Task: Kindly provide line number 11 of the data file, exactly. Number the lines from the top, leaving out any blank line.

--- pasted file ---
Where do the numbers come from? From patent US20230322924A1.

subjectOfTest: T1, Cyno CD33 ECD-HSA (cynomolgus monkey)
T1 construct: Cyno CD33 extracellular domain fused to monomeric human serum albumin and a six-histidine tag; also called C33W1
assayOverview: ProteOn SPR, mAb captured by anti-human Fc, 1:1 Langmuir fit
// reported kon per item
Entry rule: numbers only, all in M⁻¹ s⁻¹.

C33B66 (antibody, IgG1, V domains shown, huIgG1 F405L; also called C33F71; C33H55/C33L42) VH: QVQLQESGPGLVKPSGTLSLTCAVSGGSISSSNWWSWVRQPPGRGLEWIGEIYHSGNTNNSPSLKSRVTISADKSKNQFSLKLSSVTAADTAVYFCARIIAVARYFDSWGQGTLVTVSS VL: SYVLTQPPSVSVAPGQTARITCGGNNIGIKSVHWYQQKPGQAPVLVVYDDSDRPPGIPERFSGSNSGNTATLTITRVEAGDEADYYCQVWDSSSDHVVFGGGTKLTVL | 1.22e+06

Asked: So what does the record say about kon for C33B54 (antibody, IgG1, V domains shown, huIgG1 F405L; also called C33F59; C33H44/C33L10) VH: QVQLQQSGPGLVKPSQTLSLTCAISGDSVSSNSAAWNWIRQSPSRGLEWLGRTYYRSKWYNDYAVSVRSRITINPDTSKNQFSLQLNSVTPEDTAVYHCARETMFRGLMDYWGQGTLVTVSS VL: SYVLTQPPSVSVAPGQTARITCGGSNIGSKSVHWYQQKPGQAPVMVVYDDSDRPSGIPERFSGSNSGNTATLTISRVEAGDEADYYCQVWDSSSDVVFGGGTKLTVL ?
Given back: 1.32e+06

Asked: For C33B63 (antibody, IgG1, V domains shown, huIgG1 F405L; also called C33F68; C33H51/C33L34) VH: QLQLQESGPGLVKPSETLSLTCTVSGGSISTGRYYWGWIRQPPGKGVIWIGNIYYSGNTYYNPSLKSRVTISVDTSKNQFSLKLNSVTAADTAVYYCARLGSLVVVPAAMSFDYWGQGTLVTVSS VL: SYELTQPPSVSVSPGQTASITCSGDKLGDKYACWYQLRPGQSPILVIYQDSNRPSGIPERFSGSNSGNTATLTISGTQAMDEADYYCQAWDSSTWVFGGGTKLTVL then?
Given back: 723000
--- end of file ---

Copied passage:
Given back: 723000